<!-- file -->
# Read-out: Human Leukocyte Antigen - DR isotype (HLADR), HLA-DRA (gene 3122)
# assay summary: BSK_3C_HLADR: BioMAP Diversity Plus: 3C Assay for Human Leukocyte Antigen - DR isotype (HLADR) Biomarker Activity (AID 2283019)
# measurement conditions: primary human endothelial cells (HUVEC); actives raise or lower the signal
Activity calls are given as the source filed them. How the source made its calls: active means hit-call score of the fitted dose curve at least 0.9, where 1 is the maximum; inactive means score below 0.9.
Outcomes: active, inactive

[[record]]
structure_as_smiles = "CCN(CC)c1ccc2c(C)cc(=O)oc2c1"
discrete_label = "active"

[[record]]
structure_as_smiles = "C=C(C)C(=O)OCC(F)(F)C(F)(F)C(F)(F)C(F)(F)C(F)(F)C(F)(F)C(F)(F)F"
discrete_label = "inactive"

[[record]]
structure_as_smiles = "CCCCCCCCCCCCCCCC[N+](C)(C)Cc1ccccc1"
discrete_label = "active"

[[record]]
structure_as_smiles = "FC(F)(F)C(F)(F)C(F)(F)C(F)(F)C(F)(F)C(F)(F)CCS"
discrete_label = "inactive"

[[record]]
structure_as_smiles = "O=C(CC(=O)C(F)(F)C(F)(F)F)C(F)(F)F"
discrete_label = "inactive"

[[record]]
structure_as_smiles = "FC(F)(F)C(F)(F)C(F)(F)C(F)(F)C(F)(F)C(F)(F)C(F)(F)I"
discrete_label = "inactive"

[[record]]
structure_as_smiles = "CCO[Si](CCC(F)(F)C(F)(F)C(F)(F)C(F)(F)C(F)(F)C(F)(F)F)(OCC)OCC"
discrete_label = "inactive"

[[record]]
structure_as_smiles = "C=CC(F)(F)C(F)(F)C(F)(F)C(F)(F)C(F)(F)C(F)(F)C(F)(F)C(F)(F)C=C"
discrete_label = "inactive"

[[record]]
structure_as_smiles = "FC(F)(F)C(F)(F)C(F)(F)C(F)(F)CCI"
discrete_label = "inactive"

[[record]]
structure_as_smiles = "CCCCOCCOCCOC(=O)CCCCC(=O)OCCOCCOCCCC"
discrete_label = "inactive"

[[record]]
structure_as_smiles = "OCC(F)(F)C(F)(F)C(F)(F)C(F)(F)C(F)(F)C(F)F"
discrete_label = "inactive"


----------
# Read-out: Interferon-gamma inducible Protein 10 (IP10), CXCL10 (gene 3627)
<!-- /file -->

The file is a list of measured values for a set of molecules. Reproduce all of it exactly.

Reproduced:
# Read-out: Human Leukocyte Antigen - DR isotype (HLADR), HLA-DRA (gene 3122)
# assay summary: BSK_3C_HLADR: BioMAP Diversity Plus: 3C Assay for Human Leukocyte Antigen - DR isotype (HLADR) Biomarker Activity (AID 2283019)
# measurement conditions: primary human endothelial cells (HUVEC); actives raise or lower the signal
Activity calls are given as the source filed them. How the source made its calls: active means hit-call score of the fitted dose curve at least 0.9, where 1 is the maximum; inactive means score below 0.9.
Outcomes: active, inactive

[[record]]
structure_as_smiles = "CCN(CC)c1ccc2c(C)cc(=O)oc2c1"
discrete_label = "active"

[[record]]
structure_as_smiles = "C=C(C)C(=O)OCC(F)(F)C(F)(F)C(F)(F)C(F)(F)C(F)(F)C(F)(F)C(F)(F)F"
discrete_label = "inactive"

[[record]]
structure_as_smiles = "CCCCCCCCCCCCCCCC[N+](C)(C)Cc1ccccc1"
discrete_label = "active"

[[record]]
structure_as_smiles = "FC(F)(F)C(F)(F)C(F)(F)C(F)(F)C(F)(F)C(F)(F)CCS"
discrete_label = "inactive"

[[record]]
structure_as_smiles = "O=C(CC(=O)C(F)(F)C(F)(F)F)C(F)(F)F"
discrete_label = "inactive"

[[record]]
structure_as_smiles = "FC(F)(F)C(F)(F)C(F)(F)C(F)(F)C(F)(F)C(F)(F)C(F)(F)I"
discrete_label = "inactive"

[[record]]
structure_as_smiles = "CCO[Si](CCC(F)(F)C(F)(F)C(F)(F)C(F)(F)C(F)(F)C(F)(F)F)(OCC)OCC"
discrete_label = "inactive"

[[record]]
structure_as_smiles = "C=CC(F)(F)C(F)(F)C(F)(F)C(F)(F)C(F)(F)C(F)(F)C(F)(F)C(F)(F)C=C"
discrete_label = "inactive"

[[record]]
structure_as_smiles = "FC(F)(F)C(F)(F)C(F)(F)C(F)(F)CCI"
discrete_label = "inactive"

[[record]]
structure_as_smiles = "CCCCOCCOCCOC(=O)CCCCC(=O)OCCOCCOCCCC"
discrete_label = "inactive"

[[record]]
structure_as_smiles = "OCC(F)(F)C(F)(F)C(F)(F)C(F)(F)C(F)(F)C(F)F"
discrete_label = "inactive"


----------
# Read-out: Interferon-gamma inducible Protein 10 (IP10), CXCL10 (gene 3627)